Alan Shapiro and Lawrence Naumoff ’68, members of UNC’s creative writing faculty, have won 2005 North Carolina Book Awards for fiction and poetry.
Shapiro, the William R. Kenan Jr. distinguished professor of English, received the Roanoke-Chowan Award for Poetry for Tantalus in Love(Houghton Mifflin, 2005).
The award, presented annually by the N.C. Literary and Historical Association, honors the best volume of poetry by a North Carolinian. Shapiro also won the prize in 2002, for Song and Dance: Poems.
Naumoff, a lecturer in the program, won the Sir Walter Raleigh Award for the best work of fiction by a North Carolinian. He was honored for A Southern Tragedy, in Crimson and Yellow (Zuckerman Cannon Publishers, 2005), a novel based on the tragic chicken plant fire in Hamlet in 1991.
The association presents the award on behalf of the Historical Book Club of North Carolina, based in Greensboro.
The writers will be among seven honored tonight dinner at the N.C. Museum of History in Raleigh, hosted by the association and the N.C. Historical Societies. The association, a nonprofit arm of the state Office of Archives and History, administers the awards, given in seven categories annually. The office is part of the N.C. Department of Cultural Resources.
Novelist and short story writer Jill McCorkle ’80, an alumna of Carolina’s creative writing program, also will be honored. The Lumberton native will receive the R. Hunt Parker Award for Literary Achievement.
The New York Times Book Review has chosen five of McCorkle’s eight works of fiction as notable books of the year. She has taught writing at UNC, Bennington College in Vermont, and Tufts and Harvard universities.
Faculty members in UNC’s creative writing program, which is part of the English department in the College of Arts and Sciences, have landed the Roanoke-Chowan Award five times in the past six years.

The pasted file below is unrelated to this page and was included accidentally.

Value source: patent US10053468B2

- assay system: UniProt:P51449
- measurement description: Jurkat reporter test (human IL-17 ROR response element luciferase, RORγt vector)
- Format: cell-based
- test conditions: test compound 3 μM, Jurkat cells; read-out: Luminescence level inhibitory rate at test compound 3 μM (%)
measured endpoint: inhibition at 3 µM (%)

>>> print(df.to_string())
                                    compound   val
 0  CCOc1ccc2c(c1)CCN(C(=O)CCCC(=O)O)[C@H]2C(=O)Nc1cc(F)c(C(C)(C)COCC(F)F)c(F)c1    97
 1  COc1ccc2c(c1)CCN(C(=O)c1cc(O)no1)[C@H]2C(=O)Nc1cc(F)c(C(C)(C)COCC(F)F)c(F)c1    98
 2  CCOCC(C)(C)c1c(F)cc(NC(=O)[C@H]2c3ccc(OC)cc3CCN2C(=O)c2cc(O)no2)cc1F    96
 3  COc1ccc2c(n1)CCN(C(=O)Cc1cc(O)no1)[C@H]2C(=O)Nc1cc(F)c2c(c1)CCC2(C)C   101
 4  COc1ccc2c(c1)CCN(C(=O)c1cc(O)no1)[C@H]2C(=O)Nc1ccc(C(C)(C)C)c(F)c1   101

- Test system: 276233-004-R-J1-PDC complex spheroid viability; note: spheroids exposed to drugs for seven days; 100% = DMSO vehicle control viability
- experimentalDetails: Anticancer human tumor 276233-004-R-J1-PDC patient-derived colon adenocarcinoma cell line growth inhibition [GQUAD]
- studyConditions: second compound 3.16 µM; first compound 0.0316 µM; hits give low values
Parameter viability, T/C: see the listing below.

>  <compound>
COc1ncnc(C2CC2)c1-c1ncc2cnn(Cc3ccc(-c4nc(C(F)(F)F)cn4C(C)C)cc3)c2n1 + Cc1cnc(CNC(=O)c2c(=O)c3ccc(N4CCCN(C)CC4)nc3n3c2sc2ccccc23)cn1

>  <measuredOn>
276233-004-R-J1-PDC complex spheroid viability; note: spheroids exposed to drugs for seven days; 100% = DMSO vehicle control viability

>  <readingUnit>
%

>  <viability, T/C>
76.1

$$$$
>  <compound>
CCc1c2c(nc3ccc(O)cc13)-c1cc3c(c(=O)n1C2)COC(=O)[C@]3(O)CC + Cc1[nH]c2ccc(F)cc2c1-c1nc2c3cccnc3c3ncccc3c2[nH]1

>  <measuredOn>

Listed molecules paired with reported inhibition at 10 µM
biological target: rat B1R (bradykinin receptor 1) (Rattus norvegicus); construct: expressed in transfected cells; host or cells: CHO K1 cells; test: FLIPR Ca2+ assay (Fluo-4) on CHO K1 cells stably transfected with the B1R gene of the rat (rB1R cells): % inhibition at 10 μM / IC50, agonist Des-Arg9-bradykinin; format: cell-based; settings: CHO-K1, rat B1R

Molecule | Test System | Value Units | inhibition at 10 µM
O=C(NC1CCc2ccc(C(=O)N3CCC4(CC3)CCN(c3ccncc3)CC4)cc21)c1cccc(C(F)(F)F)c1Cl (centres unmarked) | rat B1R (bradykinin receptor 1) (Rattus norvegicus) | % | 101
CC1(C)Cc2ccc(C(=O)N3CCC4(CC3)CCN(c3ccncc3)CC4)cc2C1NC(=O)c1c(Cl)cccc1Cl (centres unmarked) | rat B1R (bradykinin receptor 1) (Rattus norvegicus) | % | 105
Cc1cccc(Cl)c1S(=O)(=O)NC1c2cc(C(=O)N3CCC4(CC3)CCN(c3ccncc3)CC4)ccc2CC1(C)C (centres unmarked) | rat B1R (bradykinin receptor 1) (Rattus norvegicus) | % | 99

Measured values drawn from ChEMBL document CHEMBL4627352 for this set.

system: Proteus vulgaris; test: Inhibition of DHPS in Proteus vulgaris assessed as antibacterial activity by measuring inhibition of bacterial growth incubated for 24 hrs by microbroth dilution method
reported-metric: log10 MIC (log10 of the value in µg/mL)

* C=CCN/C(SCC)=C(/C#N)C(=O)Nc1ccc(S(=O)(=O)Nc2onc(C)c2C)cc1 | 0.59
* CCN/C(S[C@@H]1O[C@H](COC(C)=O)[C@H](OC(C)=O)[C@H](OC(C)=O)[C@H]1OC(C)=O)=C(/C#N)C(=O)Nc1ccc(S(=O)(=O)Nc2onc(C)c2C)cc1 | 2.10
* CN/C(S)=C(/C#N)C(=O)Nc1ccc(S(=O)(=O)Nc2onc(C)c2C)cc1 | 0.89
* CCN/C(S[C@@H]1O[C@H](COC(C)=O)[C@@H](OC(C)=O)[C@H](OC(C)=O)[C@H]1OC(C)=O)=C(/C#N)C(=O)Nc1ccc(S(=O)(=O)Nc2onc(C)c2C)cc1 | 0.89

Margaret Rabb ’74 won in 2000 for Granite Dives; Michael McFee ’76 in 2001 for Earthly, in a tie with former North Carolina poet laureate Fred Chappell for Family Gathering; Shapiro in 2002; and Michael Chitwood in 2003 for Gospel Road Going.
Tantalus in Love explores life, jealousy, lust and romantic abandon. The New York Times Book Review called the book “touching and intelligent, emotionally satisfying and [an] eloquent testimony to the power of poetry.”
Shapiro has written eight poetry collections plus works of criticism and two memoirs. His The Dead Alive and Busy won the 2001 Kingsley Tufts Poetry Award for emerging poets. Shapiro has received two awards from the National Endowment for the Arts and a Guggenheim Fellowship.
Shapiro won an O.B. Hardison Jr. Poetry Prize from the Folger Shakespeare Library; an American Academy of Arts and Letters Award in Literature; a William Carlos Williams Award from the Poetry Society of America for Happy Hour, also a finalist for the National Book Critics Circle Award; and a Los Angeles Times Book Prize in Poetry for Mixed Company.
Naumoff’s Southern Tragedy captures the horror and pathos of a community tragedy and the economic downturn and mistrust that led to it. The work departs from the style of his previous novels, which The New York Times has called “laugh-aloud funny.” One of them, Taller Women: A Cautionary Tale, was a New York Times Notable Book of the Year in 1992.
His other previous novels are The Night of the Weeping Women, Rootie Kazootie, Silk Hope, NC, and A Plan for Women.
Naumoff, a Charlotte native who lives in Silk Hope, has written six novels. His previous literary prizes have included a Whiting Writer’s Award for emerging writers of exceptional talent and promise, given annually by the Mrs. Giles Whiting Foundation of New York.